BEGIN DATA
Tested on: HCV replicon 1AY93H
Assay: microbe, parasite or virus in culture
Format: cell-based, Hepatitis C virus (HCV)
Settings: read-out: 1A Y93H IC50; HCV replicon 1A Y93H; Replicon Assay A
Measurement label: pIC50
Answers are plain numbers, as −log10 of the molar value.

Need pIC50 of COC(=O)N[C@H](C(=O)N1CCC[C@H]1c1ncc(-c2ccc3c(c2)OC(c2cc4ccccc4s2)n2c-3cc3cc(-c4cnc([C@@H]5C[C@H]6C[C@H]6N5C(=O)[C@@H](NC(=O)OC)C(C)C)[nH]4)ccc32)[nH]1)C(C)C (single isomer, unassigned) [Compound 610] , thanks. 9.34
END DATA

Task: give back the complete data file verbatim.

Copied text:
Tested on: HCV replicon 1AY93H
Assay: microbe, parasite or virus in culture
Format: cell-based, Hepatitis C virus (HCV)
Settings: read-out: 1A Y93H IC50; HCV replicon 1A Y93H; Replicon Assay A
Measurement label: pIC50
Answers are plain numbers, as −log10 of the molar value.

Need pIC50 of COC(=O)N[C@H](C(=O)N1CCC[C@H]1c1ncc(-c2ccc3c(c2)OC(c2cc4ccccc4s2)n2c-3cc3cc(-c4cnc([C@@H]5C[C@H]6C[C@H]6N5C(=O)[C@@H](NC(=O)OC)C(C)C)[nH]4)ccc32)[nH]1)C(C)C (single isomer, unassigned) [Compound 610] , thanks. 9.34